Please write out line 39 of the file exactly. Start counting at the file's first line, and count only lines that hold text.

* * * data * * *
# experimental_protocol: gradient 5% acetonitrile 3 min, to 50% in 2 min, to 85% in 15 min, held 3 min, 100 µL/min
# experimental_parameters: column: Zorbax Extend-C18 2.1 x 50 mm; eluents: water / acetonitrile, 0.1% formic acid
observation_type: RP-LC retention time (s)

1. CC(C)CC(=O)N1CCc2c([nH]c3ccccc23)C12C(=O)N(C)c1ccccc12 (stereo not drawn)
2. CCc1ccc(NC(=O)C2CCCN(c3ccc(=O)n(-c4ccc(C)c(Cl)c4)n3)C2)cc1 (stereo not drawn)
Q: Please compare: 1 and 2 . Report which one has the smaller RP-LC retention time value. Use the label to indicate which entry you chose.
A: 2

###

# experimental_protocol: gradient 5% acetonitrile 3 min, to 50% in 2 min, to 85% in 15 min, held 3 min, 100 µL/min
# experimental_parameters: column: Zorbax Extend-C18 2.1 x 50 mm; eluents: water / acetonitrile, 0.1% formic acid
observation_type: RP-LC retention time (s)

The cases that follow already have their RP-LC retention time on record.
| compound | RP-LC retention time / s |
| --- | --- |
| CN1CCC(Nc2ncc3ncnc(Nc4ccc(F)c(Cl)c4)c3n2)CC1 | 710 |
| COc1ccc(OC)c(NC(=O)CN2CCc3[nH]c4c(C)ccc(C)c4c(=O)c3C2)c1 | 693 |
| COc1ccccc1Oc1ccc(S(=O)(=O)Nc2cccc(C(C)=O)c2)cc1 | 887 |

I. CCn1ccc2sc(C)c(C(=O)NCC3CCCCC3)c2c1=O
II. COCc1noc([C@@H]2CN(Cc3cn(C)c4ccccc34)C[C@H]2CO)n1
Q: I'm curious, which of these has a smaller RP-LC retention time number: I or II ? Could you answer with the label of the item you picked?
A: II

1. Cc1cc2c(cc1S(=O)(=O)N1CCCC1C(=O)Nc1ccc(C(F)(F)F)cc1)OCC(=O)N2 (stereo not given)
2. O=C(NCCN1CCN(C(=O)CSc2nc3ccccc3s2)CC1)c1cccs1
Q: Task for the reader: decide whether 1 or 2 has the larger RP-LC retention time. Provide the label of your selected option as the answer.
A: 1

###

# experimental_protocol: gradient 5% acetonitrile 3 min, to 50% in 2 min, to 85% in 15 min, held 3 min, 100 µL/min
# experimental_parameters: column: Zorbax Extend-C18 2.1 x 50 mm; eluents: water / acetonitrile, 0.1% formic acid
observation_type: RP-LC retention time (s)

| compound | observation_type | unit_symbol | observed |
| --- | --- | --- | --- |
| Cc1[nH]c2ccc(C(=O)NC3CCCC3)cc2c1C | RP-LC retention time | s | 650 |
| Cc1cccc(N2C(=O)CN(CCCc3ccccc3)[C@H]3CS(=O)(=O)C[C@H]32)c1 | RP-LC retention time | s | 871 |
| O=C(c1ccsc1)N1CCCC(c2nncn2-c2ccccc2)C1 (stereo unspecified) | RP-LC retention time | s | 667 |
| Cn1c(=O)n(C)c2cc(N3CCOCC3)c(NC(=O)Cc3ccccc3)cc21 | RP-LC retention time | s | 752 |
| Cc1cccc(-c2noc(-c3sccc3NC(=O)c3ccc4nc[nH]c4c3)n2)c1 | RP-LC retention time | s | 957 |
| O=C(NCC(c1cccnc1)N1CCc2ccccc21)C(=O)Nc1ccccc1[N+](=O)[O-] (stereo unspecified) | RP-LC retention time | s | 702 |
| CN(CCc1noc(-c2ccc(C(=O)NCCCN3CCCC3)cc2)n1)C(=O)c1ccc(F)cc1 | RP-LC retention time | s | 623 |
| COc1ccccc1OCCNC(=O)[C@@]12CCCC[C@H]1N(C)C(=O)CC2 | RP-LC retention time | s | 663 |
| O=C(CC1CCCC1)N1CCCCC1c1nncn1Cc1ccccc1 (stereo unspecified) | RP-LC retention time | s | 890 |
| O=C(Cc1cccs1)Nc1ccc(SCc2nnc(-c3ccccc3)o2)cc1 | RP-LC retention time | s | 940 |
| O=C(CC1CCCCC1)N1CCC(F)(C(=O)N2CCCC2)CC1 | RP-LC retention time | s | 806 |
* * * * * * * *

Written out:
| COc1ccccc1OCCNC(=O)[C@@]12CCCC[C@H]1N(C)C(=O)CC2 | RP-LC retention time | s | 663 |